In all seriousness, I have two comments for Rob. Firstly, having worked in 2 law firms, I can say that pro bono work may done frequently by some, it is certainly not the norm - at least in my experience.
Secondly, I think MacLean's rocks. A tad sensational maybe, but they are putting an opinion out here, and I admire them for it. I think they are trying to get Canadians to think and ask tough questions. Makes for interesting articles.
In fact, I (and a number of my pals) have taken subscriptions. There are enough bland, centrist rags out there for everyone else to pick up. Oh, and a friend of mine wrotes for them.
My favourite Macleans article was Wells' piece after the last election, which was of course during the current sensationalistic eye-sore conservative wal-mart-loving phase of the magazine. ;)
I do not think that is true at all. Unlike the legal profession, the job of a mechanic is clear cut... make the car work. It is pretty black and white whether they accomplished their job properly.
While mechanics do not design cars (engineers do for the most part), Lawyers write the laws. Let's face it, the laws are written for lawyers to understand, not the common lay person. There-in lies the distrust in lawyers. The general public sees it as a vast self-serving umbrella that they have little or no control over. Unfortunately they are right.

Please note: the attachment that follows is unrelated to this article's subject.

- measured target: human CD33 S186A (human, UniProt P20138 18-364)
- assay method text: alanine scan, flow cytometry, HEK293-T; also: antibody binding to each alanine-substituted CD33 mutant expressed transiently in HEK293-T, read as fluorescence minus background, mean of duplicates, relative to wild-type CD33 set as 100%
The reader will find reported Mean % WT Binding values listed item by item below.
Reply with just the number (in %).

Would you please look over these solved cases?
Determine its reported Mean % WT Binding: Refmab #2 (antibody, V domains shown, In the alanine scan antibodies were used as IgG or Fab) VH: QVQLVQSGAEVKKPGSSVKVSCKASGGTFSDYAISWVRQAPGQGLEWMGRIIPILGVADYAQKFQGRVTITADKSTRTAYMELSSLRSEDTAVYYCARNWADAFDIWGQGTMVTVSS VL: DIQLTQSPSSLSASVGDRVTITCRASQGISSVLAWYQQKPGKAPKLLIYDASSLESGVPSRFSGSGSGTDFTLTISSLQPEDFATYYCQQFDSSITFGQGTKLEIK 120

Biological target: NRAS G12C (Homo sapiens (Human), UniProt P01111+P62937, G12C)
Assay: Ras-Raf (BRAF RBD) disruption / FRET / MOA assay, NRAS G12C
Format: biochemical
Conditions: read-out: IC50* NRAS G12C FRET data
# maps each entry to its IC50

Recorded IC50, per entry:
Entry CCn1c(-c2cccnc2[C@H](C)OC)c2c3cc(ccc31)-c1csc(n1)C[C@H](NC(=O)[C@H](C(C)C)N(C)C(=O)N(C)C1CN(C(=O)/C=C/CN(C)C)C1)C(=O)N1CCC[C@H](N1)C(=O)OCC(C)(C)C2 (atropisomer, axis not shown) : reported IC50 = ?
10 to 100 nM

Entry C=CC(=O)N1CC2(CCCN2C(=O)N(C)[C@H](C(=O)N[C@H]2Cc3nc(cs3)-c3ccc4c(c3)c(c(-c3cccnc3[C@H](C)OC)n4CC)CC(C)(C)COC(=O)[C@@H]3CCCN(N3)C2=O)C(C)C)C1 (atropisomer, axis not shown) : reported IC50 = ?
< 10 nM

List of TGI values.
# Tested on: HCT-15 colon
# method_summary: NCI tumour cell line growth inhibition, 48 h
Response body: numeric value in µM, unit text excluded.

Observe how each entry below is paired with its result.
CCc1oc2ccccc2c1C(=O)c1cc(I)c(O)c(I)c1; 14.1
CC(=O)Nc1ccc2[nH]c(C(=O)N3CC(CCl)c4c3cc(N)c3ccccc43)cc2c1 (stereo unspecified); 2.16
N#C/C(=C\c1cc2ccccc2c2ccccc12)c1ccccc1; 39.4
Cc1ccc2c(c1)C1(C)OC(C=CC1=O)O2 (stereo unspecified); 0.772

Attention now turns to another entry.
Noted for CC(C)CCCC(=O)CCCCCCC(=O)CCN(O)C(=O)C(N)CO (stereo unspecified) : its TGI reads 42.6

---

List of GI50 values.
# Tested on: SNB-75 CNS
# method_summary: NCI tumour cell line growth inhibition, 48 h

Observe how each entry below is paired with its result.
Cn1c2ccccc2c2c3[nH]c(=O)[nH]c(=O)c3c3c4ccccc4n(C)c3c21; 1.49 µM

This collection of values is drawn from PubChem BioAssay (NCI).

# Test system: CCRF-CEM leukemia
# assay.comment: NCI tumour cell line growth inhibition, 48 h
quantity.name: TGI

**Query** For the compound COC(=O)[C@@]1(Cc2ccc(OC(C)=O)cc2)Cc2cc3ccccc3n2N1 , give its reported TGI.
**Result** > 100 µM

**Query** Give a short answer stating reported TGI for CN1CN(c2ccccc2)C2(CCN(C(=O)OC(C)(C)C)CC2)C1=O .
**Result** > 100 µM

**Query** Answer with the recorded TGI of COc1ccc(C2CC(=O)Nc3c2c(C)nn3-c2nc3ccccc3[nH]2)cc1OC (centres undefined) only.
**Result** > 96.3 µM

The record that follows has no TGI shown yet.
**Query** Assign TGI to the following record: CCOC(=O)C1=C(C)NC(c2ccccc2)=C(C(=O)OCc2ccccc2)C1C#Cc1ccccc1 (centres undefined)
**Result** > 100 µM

You may say that is not true, you can "vote" for who you want. Have you ever noticed by far the most common profession for politicians is lawyer?
Unlike the mechanic, while the result may be clear-cut, win or lose, the path to get there is not even remotely clear cut. The average Joe can afford access to some very good mechanics... in the realm of those with lots of money. When it comes to the legal profession, that is not even remotely the case. The best lawyers (and often the best defense) goes to the highest bidder. Often the winning judgement just goes to those with the deepest pockets... how many small companies can afford to fight a patent with a large company no matter how legally right they are?